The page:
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Discussion Starter · #1 ·
Thousands upon thousands of dead Menhaden started showing up on Wrightsville Beach yesterday. So far no explanation as to why they are dead but lots of theories being floated around. Some say they were caught in a tidal wash, others think a large fish or school of large fish chased them there, one guy suggested it was the sudden change in water temp, others blame it on the Navy.

I sure hope it was a one time thing as we really need those fish on our coast to attract game fish - I was/am very hopeful the Stripers will show up down here this year (well they have but not in huge numbers yet).
 

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Discussion Starter · #3 ·
Here's the newspaper article:

StarNewsOnLine
December 19, 2005

Experts unsure of cause of massive menhaden kill

Rich Carpenter said a similar incident had happened near Topsail Beach in the early 1980s.

By Majsan Boström
Staff Writer

Hundreds of thousands of dead menhaden fish littered Wrightsville Beach on Sunday, leaving residents wondering if there had been a spill of some sort to kill the small, silver-colored bait fish.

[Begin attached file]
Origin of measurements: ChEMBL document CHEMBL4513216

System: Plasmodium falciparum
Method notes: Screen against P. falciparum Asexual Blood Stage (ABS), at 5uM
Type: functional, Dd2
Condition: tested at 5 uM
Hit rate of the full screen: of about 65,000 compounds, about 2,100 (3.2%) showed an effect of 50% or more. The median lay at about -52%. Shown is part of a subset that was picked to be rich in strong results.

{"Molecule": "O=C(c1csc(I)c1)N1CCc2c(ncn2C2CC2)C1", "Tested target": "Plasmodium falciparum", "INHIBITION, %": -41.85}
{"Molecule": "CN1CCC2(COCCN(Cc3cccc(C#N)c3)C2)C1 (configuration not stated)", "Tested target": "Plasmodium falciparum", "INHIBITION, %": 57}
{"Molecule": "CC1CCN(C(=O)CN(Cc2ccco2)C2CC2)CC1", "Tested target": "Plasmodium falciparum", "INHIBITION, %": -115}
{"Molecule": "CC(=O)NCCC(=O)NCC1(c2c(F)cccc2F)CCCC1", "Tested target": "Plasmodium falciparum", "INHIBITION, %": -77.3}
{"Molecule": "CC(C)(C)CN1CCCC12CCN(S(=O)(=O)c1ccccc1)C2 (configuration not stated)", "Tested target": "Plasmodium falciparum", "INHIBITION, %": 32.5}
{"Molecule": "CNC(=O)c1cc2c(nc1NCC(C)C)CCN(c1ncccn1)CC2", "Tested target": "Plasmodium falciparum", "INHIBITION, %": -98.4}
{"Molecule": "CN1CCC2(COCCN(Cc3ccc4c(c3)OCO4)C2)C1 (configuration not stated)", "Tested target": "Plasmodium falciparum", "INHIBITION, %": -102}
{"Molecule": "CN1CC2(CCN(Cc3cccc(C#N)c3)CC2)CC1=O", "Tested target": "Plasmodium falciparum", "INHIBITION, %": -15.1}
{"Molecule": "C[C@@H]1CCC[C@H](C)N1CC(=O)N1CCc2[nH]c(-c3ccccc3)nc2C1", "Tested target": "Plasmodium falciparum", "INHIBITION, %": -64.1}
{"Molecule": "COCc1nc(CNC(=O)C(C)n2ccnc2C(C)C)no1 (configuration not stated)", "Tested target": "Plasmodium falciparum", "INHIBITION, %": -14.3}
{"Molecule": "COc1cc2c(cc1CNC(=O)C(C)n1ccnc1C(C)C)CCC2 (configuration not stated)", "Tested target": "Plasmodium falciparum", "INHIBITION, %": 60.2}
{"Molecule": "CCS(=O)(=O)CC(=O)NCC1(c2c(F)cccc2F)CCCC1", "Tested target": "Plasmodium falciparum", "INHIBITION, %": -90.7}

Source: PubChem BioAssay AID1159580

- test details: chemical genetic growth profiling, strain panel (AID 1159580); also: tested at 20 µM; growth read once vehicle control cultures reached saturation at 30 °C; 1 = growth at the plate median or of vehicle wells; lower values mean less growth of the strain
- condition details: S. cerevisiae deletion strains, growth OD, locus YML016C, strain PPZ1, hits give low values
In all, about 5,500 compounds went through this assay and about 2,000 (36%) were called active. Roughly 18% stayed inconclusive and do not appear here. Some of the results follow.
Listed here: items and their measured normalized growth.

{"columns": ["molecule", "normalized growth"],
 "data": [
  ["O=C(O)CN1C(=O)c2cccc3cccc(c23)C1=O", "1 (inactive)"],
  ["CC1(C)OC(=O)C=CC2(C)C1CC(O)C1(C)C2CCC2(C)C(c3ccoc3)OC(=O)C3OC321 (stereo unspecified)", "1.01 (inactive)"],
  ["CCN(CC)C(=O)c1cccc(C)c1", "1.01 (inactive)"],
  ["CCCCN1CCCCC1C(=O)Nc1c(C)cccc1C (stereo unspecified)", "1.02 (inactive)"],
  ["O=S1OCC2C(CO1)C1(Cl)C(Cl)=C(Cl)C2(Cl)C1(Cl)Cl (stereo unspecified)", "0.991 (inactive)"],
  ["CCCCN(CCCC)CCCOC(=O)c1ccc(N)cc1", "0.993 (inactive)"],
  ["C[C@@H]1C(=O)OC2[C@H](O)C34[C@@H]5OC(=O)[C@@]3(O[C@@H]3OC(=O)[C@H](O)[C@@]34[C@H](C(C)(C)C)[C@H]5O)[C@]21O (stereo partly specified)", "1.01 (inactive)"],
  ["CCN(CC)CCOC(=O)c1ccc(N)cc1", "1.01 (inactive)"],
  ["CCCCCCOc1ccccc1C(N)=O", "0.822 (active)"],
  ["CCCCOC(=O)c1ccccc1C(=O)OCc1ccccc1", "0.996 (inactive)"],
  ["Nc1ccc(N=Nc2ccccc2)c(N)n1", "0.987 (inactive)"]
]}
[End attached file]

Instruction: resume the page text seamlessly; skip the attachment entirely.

"It’s just really bizarre," said Dean Grey, 34, who has lived in the Wilmington area and surfed at Wrightsville Beach all his life. "I’ve never seen anything like this."

Grey hunched down to get a closer look at the stiff fishes, which covered the entire beach strip from Mason to Masonboro inlets, shaking his head.

"What we’re looking at is environmentally related as well as fishing-related causes," said Rich Carpenter, district manager of the N.C. Division of Marine Fisheries. "But we have nothing to indicate that this has to do with an oil spill at all. The fish appeared to be in relatively good shape. In some cases of spills, fish may have sores on them; that was not the case here."

Carpenter said it was likely that the large school of menhaden had been confined in a small creek in the sound, gotten trapped as the tide went out, died and washed up on the beach.

"It’s unusual, but I’ve seen it happen before," Carpenter said.

He said a similar incident had happened near Topsail Beach in the early 1980s.

Members of the N.C. Department of Environment and Natural Resources collected water and fish samples, which will be tested in a lab in Raleigh today, Carpenter said.

"We’re testing to make sure there’s not something else that caused this," he said.

http://www.starnewsonline.com/apps/pbcs.dll/frontpage
 

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I hope the trout got plenty of them before they died. It sure seems like a lot of menhaden which we can not afford to lose. Spiny dogfish, skates and rays should be taking care of a few but I can't imagine how many died that you can't see. I really hope this don't have anything to do with Naval Sonar. That 500 sq. mile test site is located off Onslow Bay ...AL
 
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